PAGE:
A Chaucerian Deal? Canterbury MP Rosie Duffield’s Maiden Speech
Professor Amelia Hadfield looks at the topics covered by Canterbury MP Rosie Duffield in her maiden speech in Parliament.
On Thursday, September 7, 2017, for the first time in British Parliamentary history, a woman parliamentarian spoke on behalf of the people of Canterbury and Whitstable. As if this wasn’t seismic enough, the lady representative spoke not from the Conservative but from the Opposition backbenches! These epochal shifts were not lost on Canterbury’s new Labour MP, Rosie Duffield, who set the stage by identifying Canterbury as a “famous as a place of pilgrimage” thanks to the likes of Geoffrey Chaucer.
Duffield suggested Chaucer was emblematic of Kent’s early international identity, arguing that in 1370, Chaucer was deployed by Edward III to negotiate a trade agreement between Genoa and England, which Chaucer duly completed to the benefit of both sides (not bad for a budding author).
Duffield wondered whether “our current Brexit negotiations with the EU will be as successful”, reflecting that “after nearly 650 years, we would have picked up a tip or two!”
Duffield’s maiden speech however did not dwell on the past, but placed Brexit and the NHS, at the forefront of her agenda. This makes a change from Canterbury’s previous tradition of political representation. The MP noted the differences between her agenda and those of her predecessor, Sir Julian Brazier, including “equal marriage, Brexit and a woman’s right to choose” though she was charitable enough to also “sincerely wish Sir Julian well for the future”.
Duffield then launched a blistering attack on the national and local challenges being brought about by Brexit, beginning with the Rural Economy. A key area for Kent, both agriculture and the soft fruit industry have emerged as areas of real vulnerability, due to ongoing uncertainties over labour and mobility. As Duffield argued, “many of the fruit pickers are European… I want only the sort of Brexit that protects the rights of EU nationals to work in the EU”.
She’s right. Based on the data gathered and analysed in the University’s Centre for European Studies (CEFEUS) July 2017 report (‘Kent and Medway: Making a Success of Brexit – A sectoral analysis of SME’s and the Rural Economy’), 15% of Kent’s workforce is based in the food industry, while there are 15,000 farm jobs in the Garden of England: jobs populated largely by Europeans. Indeed, 65% of agricultural workers come to the UK from the EU, in contrast to 5% from the UK itself.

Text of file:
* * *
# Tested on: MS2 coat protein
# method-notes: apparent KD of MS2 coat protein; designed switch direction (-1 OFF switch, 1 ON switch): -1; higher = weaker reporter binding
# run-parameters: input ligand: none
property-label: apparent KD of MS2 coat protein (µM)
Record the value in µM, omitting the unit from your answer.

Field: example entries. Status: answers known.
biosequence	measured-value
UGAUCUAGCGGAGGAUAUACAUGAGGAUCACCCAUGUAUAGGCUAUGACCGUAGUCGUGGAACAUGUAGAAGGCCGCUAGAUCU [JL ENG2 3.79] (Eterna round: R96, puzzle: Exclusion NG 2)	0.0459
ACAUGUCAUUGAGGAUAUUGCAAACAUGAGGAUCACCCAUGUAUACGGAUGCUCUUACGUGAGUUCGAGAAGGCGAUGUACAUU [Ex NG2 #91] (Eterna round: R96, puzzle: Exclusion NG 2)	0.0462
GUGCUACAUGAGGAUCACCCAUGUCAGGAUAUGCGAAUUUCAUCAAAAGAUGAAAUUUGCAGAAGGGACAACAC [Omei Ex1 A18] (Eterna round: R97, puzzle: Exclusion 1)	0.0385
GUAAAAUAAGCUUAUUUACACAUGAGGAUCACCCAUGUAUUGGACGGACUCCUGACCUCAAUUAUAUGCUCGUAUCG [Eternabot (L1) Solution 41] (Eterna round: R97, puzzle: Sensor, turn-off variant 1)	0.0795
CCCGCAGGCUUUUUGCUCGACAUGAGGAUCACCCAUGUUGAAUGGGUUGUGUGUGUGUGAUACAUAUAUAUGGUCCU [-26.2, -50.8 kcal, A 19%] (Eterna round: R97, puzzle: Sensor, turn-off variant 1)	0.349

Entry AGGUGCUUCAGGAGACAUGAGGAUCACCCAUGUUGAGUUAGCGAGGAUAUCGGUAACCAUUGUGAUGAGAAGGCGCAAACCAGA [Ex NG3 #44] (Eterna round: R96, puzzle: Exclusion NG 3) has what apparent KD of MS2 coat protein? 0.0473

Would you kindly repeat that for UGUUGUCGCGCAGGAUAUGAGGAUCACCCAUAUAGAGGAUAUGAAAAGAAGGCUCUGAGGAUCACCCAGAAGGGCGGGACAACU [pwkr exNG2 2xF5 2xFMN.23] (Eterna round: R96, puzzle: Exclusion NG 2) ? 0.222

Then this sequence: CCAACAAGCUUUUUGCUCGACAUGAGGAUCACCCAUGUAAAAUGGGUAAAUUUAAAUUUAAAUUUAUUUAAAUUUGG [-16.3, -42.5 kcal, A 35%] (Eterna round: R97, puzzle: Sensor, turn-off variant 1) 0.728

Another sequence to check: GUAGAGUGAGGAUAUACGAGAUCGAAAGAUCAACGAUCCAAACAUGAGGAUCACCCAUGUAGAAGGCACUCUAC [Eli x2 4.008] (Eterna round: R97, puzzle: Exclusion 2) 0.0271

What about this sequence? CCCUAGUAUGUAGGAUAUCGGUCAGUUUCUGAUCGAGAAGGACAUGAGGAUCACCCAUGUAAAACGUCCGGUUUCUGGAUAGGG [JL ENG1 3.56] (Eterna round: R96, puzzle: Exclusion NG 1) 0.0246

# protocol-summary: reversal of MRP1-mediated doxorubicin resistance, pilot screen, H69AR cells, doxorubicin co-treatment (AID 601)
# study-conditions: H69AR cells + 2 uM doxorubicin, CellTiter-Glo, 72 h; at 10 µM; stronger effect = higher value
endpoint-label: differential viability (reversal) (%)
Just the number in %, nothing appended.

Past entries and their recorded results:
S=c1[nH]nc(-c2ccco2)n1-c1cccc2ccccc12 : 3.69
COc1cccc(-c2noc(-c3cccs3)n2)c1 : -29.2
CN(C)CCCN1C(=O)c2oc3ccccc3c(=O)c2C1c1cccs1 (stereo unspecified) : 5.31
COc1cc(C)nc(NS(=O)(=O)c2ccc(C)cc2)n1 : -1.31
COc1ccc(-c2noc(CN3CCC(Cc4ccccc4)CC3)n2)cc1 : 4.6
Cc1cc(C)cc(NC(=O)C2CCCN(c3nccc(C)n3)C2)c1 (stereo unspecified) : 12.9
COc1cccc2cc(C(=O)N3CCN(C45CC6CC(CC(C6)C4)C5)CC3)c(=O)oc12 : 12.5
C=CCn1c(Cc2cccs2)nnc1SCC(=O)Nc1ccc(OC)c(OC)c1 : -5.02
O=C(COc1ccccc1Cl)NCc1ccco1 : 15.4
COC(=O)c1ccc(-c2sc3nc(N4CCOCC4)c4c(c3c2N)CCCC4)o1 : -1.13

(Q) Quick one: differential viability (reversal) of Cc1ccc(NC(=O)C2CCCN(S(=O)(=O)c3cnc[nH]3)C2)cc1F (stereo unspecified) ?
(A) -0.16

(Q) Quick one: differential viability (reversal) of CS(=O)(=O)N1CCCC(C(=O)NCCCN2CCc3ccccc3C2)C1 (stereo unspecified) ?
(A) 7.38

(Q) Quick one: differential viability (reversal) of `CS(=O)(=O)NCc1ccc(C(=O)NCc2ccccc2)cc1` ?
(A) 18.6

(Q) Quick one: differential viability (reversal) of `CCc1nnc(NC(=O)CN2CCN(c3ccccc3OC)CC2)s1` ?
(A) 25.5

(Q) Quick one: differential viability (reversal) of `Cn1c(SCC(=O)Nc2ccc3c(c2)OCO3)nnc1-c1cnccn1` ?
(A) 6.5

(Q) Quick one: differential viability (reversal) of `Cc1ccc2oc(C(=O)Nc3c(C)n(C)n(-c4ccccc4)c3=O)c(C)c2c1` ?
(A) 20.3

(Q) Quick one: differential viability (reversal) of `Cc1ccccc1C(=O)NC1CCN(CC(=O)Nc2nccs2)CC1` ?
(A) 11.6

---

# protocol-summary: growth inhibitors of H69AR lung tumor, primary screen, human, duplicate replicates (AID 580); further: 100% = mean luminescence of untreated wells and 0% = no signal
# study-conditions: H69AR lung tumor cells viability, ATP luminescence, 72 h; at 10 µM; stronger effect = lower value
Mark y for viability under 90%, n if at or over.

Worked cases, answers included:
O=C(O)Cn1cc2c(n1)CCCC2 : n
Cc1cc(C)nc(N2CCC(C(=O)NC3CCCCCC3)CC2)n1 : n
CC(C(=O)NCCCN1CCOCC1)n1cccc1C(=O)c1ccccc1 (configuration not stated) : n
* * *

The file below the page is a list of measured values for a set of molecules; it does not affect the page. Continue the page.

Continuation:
Duffield then looked in detail at the NHS, and the challenges faced by the Kent and Canterbury Hospital. In her words:
“I must speak up to save our nation’s sickest patient, because that is what the NHS is. Our NHS is the nation’s sickest patient, and the Government must be careful that, while burying their heads in Brexit, they do not leave her to die… For example, we want to continue to welcome the foreign doctors, nurses and other healthcare professionals who have worked in our hospitals.”
Here again labour and skills are key. Presently there are about 130,000 health and care workers from the EU working in the UK, 10% of whom are doctors, and 5% nurses (NHS Confederation 2016). Meanwhile, one third of nursing jobs with the Medway NHS Trust remain vacant, prompting Kent and Medway (along with 10 other areas) to actively encourage international doctors to relocate to England.
In sum? Well done. A maiden speech has to balance the novelty of being a new MP against the weight of local expectations and national requirements. Add to that the sheer weight of history and the specific challenges of Canterbury itself, and it adds up to a busy parliamentary term. Rosie Duffield began well by simply speaking truth to power, identifying key community needs, and making clear that more needs to be done, from Brexit to healthcare.
Amelia Hadfield is Professor of European and International Relations and Director of the University’s Centre for European Studies.